Read Chapter XVI - Rights of man over things of Usury A Scriptural‚ Ethical and Economic View , free online book, by Calvin Elliott, on

Man was the last and the crowning work of the Creator. God made man in his own image and gave him dominion over all creatures.

“For thou hast made him a little lower than the angels, and hast crowned him with glory and honor.

“Thou madest him to have dominion over the works of thy hands; thou hast put all things under his feet:

“All the sheep and oxen, yea, and the beasts of the field;

“The fowl of the air, and the fish of the sea, and whatsoever passeth through the paths of the seas.”

This high position is in entire harmony with man’s innate consciousness of his superior powers, and of his nobler spiritual nature, and of his rightful dominion over all the other material creations. Man is a person, a thinking intelligent being, and is conscious of his personality, and from his lofty height he calls all else the lower and the inferior creatures. Wherever man is found over the whole earth, of whatever faith or grade of civilization, he claims this universal dominion.

Man was commanded to subdue the earth and bring it into subjection as his servant and he is conscious of his right to use all things to promote his comfort, convenience and welfare. Anything he can make of service to himself he has a right to appropriate.

A tree is a thing which he may prepare for his own purposes, for fuel, for tools, or for a dwelling, as he pleases.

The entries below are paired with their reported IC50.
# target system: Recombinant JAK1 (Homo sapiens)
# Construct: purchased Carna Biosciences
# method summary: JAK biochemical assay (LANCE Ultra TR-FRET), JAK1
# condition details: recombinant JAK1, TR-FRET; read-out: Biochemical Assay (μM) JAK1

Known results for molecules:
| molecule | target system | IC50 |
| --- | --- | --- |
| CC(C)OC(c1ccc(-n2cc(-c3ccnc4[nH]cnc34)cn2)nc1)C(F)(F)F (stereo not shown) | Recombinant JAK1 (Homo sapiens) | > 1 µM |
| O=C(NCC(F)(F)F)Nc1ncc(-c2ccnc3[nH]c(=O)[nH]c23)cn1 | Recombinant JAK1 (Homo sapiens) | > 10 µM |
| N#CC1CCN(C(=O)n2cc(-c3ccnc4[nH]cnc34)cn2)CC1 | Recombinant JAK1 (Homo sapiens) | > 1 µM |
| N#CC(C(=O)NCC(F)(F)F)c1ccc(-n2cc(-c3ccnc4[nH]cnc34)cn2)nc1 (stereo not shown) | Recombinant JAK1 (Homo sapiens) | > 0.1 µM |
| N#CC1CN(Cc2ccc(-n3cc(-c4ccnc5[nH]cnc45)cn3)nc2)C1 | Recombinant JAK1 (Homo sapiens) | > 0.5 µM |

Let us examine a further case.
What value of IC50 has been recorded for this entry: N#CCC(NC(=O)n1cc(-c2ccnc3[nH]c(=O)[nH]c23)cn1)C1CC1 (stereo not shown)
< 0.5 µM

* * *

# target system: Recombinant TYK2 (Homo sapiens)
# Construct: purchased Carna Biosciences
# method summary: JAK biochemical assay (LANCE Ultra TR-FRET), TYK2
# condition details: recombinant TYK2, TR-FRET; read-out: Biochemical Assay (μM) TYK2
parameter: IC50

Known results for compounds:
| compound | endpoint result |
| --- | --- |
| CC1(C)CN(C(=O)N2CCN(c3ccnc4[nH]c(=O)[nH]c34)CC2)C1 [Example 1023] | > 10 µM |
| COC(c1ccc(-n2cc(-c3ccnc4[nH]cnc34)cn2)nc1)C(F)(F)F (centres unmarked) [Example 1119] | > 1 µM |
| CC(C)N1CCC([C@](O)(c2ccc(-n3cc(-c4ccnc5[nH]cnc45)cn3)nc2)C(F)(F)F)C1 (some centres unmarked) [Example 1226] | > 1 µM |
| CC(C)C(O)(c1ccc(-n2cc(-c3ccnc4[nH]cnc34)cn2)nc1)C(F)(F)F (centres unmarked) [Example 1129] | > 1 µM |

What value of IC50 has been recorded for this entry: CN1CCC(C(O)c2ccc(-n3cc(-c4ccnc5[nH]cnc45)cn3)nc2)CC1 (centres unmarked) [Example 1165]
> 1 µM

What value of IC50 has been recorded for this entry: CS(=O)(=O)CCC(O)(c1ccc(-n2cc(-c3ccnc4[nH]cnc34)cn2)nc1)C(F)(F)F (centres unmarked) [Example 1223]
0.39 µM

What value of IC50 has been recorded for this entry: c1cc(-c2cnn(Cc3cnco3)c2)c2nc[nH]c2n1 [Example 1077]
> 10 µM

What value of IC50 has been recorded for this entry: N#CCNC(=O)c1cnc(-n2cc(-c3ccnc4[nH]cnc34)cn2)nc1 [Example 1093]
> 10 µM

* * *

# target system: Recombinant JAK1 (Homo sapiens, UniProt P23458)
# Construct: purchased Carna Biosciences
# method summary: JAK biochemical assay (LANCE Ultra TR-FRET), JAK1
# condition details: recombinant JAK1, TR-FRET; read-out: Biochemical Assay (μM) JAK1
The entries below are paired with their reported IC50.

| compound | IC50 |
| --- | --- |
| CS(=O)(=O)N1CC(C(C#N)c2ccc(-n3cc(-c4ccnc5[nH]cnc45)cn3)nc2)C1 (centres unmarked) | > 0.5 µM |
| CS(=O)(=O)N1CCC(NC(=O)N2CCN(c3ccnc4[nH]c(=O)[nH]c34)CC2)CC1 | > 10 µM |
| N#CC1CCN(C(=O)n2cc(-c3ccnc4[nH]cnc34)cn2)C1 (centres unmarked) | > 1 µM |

Isaiah ridiculed the idolater in his time, who made an idol of wood and worshiped it, while with another part of the same tree he built a fire and warmed himself. A part he served and a part served him. The whole tree was subject to him; in itself it had no rights.

Rights belong to persons, and not to things, and personality cannot be transferred to a thing. If there is no personal owner the question of rights is never raised. The tree, or any thing whatever, has no rights in the matter. Rights belong to the owner, the person, not to the thing he owns.

The game in the mountain forests and the fish in the rivers are things with no owner and whosoever will may take and use them.

Land is a thing, and any person may make it into a farm or garden and build upon it his home. The land has no rights and makes no protest. The whole earth is subject to man and is to be subdued by him. If no owner appears his rights are not disputed. Our fathers found an unowned continent, with all its rich resources of soil and forests and mines. It was to them free, and with the labor of a few generations they transformed it into farms and plantations and built it over with magnificent cities.

Even that which formerly was the property of another has no rights. The deserted hunter’s hut in the mountains can be appropriated. The abandoned farm does not resist a new tenant. A derelict vessel, still afloat but driven before the winds, whose officers, crew and owners are at the bottom of the sea, can be appropriated, for there is no one to dispute the claim.